When here with Bligh, each man had acquired a taio, or special protector and friend, and to these each now turned. Soon, the fugitives had settled down, either with their taios' families or, like Heywood and Stewart, in cottages of their own. They took wives and some had children, and so a year and a half had passed, until the day the Pandora loomed out of the early morning to drag them back to England.
Now captured and pinned inside Pandora's Box, the Bounty prisoners listened in anguish as their wives and friends wailed and grieved under the Pandora's stern. Standing in canoes around the ship, the women enacted their terrible rites of mourning, hammering at their heads with sharp shells until the blood ran. As the day of departure approached, more canoes came from across the island, filling the harbor around the ship. Men and women stripped their clothes and cut their heads in grief, and as the blood fell, cut again and cried aloud. Tynah came on board and, with tears streaming down his cheeks, begged to be remembered to his friend, the King of England.
"This I believe was the first time that an Englishman got up his anchor, at the remotest part of the globe, with a heavy heart, to go home to his own country," wrote Dr. Hamilton--an astonishing admission from a naval official who had come in search of deserting mutineers.
On May 8, 1791, under pleasant breezes, the Pandora, recaulked and overhauled, left Tahiti with the mutineers' schooner, Resolution, in tow. Edwards's commission was far from fulfilled. Still missing was His Majesty's stolen ship as well as the ringleader of the mutiny and his most hard-core followers.
"Christian had been frequently heard to declare that he would search for an unknown or an uninhabited Island in which there was no harbour for Shipping, would run the Ship ashore, and get from her such things as would be useful to him and settle there," Edwards recorded in his official report to the Admiralty, continuing with admirable understatement, "but this information was too vague to be follow'd in an immense Ocean strew'd with an almost innumerable number of known and unknown Islands." Specifically, the Pacific contains more than twenty thousand islands scattered over some 64 million square miles. Christian and the Bounty had departed Tahiti in September 1789--a twenty-month head start, long enough to have taken the Bounty not only as far as North or South America, but, in theory, around the globe.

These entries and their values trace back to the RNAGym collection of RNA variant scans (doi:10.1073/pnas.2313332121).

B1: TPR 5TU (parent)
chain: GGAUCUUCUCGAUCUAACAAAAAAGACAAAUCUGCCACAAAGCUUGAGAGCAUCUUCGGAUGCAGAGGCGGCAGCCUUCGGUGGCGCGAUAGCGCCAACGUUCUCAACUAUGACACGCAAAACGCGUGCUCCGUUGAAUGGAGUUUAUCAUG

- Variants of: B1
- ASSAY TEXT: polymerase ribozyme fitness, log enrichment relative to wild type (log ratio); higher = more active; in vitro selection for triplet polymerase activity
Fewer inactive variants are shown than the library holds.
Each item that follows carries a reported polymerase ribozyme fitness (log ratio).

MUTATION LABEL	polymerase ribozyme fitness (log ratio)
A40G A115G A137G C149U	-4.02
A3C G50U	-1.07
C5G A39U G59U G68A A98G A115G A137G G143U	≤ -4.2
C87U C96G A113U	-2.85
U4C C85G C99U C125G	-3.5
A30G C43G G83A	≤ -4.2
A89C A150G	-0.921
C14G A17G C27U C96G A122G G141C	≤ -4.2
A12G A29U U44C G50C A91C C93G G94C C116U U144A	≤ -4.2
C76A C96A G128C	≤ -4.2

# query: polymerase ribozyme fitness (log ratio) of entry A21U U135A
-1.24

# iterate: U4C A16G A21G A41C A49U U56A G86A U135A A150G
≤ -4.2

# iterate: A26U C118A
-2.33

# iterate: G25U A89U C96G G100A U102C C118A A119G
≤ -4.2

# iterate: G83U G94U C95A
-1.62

Edwards's instructions from the Admiralty offered some guidance: If no knowledge of the mutineers had been gained at Tahiti, he was to venture west to Whytootackee (Aitutaki), "calling, in your way, at Huaheine and Uliatea." If nothing was found here, he was to make a circuit of the neighboring islands. If nothing here, he was to continue west to the Friendly Islands (Tonga), "and, having succeeded, or failed," to return to England, through the Endeavour Strait (Torres Strait) separating New Guinea from New Holland (Australia). Be mindful of prevailing winds, the Admiralty admonished, "there being no dependence (of which we have any certain knowledge) of passing the Strait after the month of September...."
For roughly the next three months Edwards doggedly followed the Admiralty's prescribed itinerary in a desultory chase from island to island. At each landfall, a uniformed officer was disembarked and in the cloying heat tramped along the beach, offering presents and seeking information. Anchored offshore, the Pandora received the now customary canoe loads of eager visitors. Spears, clubs and other curios were collected, differences among the islanders, who appeared "ruder" and less civilized as the Pandora progressed, were duly noted, but no hint of the Bounty's whereabouts emerged.
From The Bounty by Caroline Alexander. Copyright Caroline Alexander 2003. All rights reserved. No part of this book may be reproduced or stored in an form without the prior written permission of both the copyright owner and the publisher of this book, Viking Penguin.
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